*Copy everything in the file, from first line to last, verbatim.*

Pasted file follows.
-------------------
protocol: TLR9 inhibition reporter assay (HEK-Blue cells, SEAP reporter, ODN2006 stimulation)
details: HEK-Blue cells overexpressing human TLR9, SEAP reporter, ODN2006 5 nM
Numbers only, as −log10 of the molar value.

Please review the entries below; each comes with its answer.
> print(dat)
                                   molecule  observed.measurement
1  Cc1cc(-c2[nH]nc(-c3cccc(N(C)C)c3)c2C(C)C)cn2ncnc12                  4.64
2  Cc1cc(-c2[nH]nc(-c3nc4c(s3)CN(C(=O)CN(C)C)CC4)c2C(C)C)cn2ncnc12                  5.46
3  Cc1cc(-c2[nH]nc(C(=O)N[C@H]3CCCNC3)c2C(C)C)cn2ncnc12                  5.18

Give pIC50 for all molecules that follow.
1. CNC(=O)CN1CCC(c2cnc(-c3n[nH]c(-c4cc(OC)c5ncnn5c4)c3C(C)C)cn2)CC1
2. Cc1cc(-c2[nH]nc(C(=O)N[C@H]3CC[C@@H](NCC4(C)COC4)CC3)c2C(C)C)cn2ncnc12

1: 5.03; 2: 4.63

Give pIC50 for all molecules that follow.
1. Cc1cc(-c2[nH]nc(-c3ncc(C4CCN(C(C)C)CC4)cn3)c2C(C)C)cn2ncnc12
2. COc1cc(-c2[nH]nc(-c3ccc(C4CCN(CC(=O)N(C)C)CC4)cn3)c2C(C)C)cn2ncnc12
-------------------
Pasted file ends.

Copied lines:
protocol: TLR9 inhibition reporter assay (HEK-Blue cells, SEAP reporter, ODN2006 stimulation)
details: HEK-Blue cells overexpressing human TLR9, SEAP reporter, ODN2006 5 nM
Numbers only, as −log10 of the molar value.

Please review the entries below; each comes with its answer.
> print(dat)
                                   molecule  observed.measurement
1  Cc1cc(-c2[nH]nc(-c3cccc(N(C)C)c3)c2C(C)C)cn2ncnc12                  4.64
2  Cc1cc(-c2[nH]nc(-c3nc4c(s3)CN(C(=O)CN(C)C)CC4)c2C(C)C)cn2ncnc12                  5.46
3  Cc1cc(-c2[nH]nc(C(=O)N[C@H]3CCCNC3)c2C(C)C)cn2ncnc12                  5.18

Give pIC50 for all molecules that follow.
1. CNC(=O)CN1CCC(c2cnc(-c3n[nH]c(-c4cc(OC)c5ncnn5c4)c3C(C)C)cn2)CC1
2. Cc1cc(-c2[nH]nc(C(=O)N[C@H]3CC[C@@H](NCC4(C)COC4)CC3)c2C(C)C)cn2ncnc12

1: 5.03; 2: 4.63

Give pIC50 for all molecules that follow.
1. Cc1cc(-c2[nH]nc(-c3ncc(C4CCN(C(C)C)CC4)cn3)c2C(C)C)cn2ncnc12
2. COc1cc(-c2[nH]nc(-c3ccc(C4CCN(CC(=O)N(C)C)CC4)cn3)c2C(C)C)cn2ncnc12